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Graflarger use with VC papers

 
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Micah in NC



Joined: 26 Jun 2003
Posts: 94
Location: North Carolina

PostPosted: Mon Apr 17, 2006 4:28 am    Post subject: Reply with quote

Folks,

The only time I've tried to use my 4x5" Graflarger thus far was to print on resin-coated variable contrast (VC) Kodak paper.

The images were a little lacking in contrast, but I attributed this to my first 4x5" sheet film processing more than an enlarger fault. I wonder if the fault lies in the VC paper being affected by the greenish light of the cold light head in the Graflarger. I am asking because I've read this can be an issue with VC papers.

Any experience to that effect?

Should I switch to graded paper instead?

Thanks in advance,
Micah in NC

[ This Message was edited by: Micah in NC on 2006-04-16 21:29 ]
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sauerwald



Joined: 11 Apr 2006
Posts: 18
Location: Maine, USA

PostPosted: Mon Apr 17, 2006 8:42 pm    Post subject: Reply with quote

First a disclaimer - I am not familiar with the Graflarger, however I do know how VC paper works.

Ilford (and I assume others) VC paper has two emulsions on it - one is sensitive to a narrow band of green light, and is very low contrast, the other is sensitive to a narrow band of blue light, and is very high contrast. In an enlarger with a condenser head, the white light is filtered by the VC filters so that varying ratios of blue and green light hit the paper - varying the contrast depending on the filter used. When using a color head, you do the same thing by changing the filtration in the head. For a cold light head, some of them have a narrow spectrum, which would make the filters behave differently and could well skew the contrast range from what was anticipated by the manufacturer.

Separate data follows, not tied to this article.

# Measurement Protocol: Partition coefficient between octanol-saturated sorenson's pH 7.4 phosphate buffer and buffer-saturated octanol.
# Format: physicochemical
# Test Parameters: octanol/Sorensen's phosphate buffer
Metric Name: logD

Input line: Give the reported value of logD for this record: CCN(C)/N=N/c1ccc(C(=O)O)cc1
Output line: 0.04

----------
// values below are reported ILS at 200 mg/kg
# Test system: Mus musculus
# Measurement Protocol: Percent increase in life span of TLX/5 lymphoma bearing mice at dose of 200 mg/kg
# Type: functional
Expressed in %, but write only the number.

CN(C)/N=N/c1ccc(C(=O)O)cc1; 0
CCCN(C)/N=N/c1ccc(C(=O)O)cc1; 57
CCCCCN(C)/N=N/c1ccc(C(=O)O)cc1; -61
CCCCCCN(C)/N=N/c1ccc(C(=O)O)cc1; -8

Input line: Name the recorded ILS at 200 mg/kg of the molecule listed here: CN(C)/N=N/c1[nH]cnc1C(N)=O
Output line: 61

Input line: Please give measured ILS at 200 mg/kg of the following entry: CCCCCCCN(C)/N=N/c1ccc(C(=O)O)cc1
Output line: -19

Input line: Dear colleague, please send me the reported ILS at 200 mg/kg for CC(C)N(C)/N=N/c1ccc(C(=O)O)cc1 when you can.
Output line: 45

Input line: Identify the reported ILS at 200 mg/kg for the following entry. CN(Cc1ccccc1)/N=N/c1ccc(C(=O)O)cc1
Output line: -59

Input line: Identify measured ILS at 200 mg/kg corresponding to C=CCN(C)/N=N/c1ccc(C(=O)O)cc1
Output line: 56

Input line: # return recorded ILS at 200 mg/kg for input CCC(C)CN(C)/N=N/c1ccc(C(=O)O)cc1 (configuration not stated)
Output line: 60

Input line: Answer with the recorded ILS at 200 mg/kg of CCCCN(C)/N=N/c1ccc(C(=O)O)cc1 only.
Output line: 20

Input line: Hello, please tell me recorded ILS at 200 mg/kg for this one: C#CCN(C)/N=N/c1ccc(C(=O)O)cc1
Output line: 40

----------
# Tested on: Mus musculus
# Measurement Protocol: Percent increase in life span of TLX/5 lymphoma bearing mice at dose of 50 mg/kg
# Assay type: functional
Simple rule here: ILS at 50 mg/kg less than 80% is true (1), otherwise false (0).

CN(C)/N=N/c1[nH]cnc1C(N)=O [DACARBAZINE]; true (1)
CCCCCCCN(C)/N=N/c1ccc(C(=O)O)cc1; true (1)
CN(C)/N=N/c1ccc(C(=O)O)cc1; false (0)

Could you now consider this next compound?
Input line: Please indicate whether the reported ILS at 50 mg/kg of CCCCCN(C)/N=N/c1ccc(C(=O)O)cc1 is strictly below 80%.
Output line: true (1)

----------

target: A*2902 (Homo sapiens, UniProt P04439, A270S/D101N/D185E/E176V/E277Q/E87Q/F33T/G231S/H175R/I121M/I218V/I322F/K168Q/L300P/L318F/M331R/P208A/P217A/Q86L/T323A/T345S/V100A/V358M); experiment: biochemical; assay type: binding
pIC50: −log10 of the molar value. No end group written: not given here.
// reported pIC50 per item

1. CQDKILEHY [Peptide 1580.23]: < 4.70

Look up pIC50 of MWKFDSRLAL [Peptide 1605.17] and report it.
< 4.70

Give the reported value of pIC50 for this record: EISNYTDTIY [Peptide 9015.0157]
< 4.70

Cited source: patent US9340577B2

One thing that you might try is split grade printing, where you use two filters, one which blocks out all the green light, and the other blocking out all the blue light, do two exposures, and the relative difference in exposure time between the two filters will select your contrast. If your head is pretty greenish, you may need to have much longer exposure times on the high contrast filter to get normal results.
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disemjg



Joined: 10 Jan 2002
Posts: 469
Location: Washington, DC

PostPosted: Tue Apr 18, 2006 12:03 am    Post subject: Reply with quote

A Graflarger is a cold light source, and those are regarded as less contrasty than a condenser light source. So you should probably expect a negative that had successfully printed on a #2 filter with a condenser to need a #3 for the same contrast level with the cold light.

And the cold light also has the reputation of minimizing the effect of dust spots on the negative.

BTW, my Graflarger documentation stresses that the light should be allowed to warm up for about five minutes before use, to allow the tube to stabilize its output. So avoid just setting it up and using it without the pre-heat.
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Henry



Joined: 09 May 2001
Posts: 1446
Location: Allentown, Pennsylvania

PostPosted: Tue Apr 18, 2006 12:40 am    Post subject: Reply with quote